Scientists have also discovered that viral intruders have driven the evolution of human physiological functions ranging from early development to digestion.

Nearly 20 years ago, scientists identified an ERV-derived gene called syncytin that appears to play a key role in the development of the human placenta. Syncytin originated from a retroviral gene encoding a protein that is embedded in the outer surface of a virus. This protein mediates the fusion of the virions with the host cell membrane, thereby facilitating viral infection. In a remarkable turn of events, the human body has repurposed the viral protein’s cell-fusing activities to promote the formation of the layer of cells that merge the placenta and the uterus.

Scientists have also found that viral invaders are critical to humans’ ability to digest starch. The insertion of an ERV near the human pancreatic gene for making amylase—a protein that helps humans digest carbohydrates—led to the expression of amylase in saliva. The consequent ability to digest starch in the mouth has had profound effects on the human diet, notably a shift toward eating foods like rice and wheat. By helping to kick start digestion in the mouth, amylase relieves some of the burden of breaking down food faced by the small intestine. If this critical enzyme were not excreted in saliva, the small intestine would have more difficulty metabolizing sugars and starches.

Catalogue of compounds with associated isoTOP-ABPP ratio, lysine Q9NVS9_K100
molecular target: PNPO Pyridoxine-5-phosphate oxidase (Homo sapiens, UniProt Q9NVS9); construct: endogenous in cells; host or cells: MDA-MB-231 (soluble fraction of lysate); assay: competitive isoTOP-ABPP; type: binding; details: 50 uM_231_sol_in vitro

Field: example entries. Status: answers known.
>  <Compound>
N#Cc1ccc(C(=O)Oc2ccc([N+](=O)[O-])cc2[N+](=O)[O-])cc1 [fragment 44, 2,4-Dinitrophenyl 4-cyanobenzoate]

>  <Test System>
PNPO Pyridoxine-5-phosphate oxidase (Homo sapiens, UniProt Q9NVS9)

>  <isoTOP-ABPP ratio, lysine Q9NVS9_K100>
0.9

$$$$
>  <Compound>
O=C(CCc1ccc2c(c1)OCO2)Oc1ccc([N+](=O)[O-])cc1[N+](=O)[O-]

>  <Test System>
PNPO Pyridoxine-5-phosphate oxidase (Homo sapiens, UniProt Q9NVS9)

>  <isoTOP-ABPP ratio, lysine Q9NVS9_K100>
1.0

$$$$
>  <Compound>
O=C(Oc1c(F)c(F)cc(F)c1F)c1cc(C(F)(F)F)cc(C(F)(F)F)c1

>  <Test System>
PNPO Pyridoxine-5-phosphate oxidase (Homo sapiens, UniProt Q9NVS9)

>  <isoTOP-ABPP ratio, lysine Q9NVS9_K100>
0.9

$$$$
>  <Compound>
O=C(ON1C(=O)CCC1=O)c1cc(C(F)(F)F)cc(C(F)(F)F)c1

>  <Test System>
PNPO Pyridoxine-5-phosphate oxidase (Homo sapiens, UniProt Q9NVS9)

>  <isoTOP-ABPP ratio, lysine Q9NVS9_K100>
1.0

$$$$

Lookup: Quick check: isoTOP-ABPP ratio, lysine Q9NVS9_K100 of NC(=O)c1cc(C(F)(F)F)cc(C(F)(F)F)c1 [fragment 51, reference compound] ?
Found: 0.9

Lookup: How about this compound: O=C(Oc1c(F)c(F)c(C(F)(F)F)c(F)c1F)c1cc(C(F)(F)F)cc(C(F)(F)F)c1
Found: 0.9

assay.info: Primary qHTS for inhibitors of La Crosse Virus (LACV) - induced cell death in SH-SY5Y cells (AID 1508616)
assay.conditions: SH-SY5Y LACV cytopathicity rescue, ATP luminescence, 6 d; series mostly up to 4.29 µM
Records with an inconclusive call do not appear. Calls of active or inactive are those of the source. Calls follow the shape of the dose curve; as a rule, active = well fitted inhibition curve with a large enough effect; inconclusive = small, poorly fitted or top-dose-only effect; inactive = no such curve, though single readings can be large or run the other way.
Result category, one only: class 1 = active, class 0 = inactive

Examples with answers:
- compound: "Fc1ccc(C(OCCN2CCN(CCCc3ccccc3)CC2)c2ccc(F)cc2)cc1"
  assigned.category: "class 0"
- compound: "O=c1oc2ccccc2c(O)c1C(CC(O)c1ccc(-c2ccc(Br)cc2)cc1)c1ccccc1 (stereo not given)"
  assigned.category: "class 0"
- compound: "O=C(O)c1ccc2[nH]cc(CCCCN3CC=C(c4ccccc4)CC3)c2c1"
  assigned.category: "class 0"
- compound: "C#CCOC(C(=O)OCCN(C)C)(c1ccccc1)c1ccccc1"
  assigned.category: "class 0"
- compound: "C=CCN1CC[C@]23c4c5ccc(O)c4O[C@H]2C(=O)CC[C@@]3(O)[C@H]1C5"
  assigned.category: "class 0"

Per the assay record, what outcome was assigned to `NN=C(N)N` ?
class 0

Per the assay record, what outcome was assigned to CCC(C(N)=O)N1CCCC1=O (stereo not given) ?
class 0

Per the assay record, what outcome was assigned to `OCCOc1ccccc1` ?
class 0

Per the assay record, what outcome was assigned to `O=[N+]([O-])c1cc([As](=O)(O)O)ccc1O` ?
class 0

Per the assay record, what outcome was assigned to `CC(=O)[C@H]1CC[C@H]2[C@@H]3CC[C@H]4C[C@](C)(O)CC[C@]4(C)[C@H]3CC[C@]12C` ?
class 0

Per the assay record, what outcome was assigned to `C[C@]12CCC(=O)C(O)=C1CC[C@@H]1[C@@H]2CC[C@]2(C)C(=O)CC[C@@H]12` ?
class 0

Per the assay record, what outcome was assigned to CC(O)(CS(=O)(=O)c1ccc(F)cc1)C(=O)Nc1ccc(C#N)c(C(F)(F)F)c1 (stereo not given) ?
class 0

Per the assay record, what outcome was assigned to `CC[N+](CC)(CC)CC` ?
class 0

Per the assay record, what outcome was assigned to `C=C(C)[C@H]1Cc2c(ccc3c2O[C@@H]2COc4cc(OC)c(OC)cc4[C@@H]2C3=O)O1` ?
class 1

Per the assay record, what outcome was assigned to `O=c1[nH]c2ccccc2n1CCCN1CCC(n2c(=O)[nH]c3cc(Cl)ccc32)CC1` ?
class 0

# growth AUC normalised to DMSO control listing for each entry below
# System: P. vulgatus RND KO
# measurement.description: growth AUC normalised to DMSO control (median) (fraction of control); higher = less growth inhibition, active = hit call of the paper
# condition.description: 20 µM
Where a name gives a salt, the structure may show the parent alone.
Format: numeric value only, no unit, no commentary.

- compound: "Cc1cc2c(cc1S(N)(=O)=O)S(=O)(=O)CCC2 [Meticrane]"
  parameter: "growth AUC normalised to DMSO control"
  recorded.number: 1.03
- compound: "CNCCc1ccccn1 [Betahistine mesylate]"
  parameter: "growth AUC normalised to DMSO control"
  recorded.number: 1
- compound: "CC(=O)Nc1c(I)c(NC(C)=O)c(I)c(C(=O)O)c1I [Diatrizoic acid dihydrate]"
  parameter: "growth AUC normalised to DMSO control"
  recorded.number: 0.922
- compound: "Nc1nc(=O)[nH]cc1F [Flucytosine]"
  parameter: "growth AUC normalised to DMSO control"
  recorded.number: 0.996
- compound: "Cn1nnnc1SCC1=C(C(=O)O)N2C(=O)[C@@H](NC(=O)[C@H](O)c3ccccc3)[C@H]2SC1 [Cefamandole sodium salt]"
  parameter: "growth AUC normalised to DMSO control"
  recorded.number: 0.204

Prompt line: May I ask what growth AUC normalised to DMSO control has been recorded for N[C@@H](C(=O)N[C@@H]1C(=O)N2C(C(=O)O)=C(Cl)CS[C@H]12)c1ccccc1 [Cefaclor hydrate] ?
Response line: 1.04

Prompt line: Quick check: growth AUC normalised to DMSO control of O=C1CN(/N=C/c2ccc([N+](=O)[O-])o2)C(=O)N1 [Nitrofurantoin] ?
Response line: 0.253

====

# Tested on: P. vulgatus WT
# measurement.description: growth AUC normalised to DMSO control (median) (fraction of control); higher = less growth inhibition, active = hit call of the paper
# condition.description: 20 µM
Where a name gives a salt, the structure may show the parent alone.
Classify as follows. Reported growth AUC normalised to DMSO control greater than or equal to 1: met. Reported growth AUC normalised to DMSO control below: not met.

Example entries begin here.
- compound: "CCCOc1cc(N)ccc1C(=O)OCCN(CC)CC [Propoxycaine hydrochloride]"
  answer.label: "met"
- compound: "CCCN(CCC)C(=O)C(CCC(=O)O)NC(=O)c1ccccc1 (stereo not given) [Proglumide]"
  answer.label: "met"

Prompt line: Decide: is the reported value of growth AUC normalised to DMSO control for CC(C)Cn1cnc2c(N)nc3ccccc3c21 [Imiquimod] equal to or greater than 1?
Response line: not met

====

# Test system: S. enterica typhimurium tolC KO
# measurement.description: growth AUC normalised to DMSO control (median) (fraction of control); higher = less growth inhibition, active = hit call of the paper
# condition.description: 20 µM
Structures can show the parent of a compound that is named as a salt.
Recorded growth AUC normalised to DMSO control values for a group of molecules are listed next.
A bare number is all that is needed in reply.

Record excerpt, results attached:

More recently, in 2016, a team of U.S. and Israeli researchers reported that a common strategy that host organisms use for nullifying viruses—bombarding them with mutations—has helped shape human evolution.

APOBEC enzyme structure.
APOBEC enzyme structure. Credit: Wikimedia Commons, Justin Steinfeld.

The researchers, led by computational biologist Alon Keinan of Cornell University, in collaboration with Erez Levanon from Bar-Ilan University, study a virus-fighting family of human enzymes called APOBECs. During periods when DNA unzips into two single strands—when it has been damaged, is in the process of being copied, or is being transcribed into RNA—the APOBEC enzymes seek out bits of viral DNA. They then systematically strafe the viral DNA—typically swapping many instances of one DNA base for another—in order to neutralize pathogens lurking within the host genome.

How APOBECs Work inforgraphic
View larger image. Credit: Cancer Research UK.

It’s likely that this APOBEC mechanism has also mutated non-viral portions of the human genome. Keinan says the majority of these genetic changes would have done enough damage to cause disease. For the most part, such mutations have been weeded out of the population because they were harmful to survival and reproduction. However, researchers have increasingly linked APOBECs to various cancers.

Keinan’s team has shown that these mutations are also occurring in cells that develop into sperm and eggs and so they are inherited by future generations. And not all of the mutations have been detrimental. The genetic changes that survived through evolutionary time—the ones that did not lead to disease—are more likely to be beneficial. This insight suggests that the APOBEC anti-viral mechanism has helped shape primate evolution through a variety of yet-to-be-identified beneficial mutations. Keinan’s team has reported tens of thousands of such mutations in hominid genomes and is now searching for specific examples that led to changes in function that have contributed to human evolution.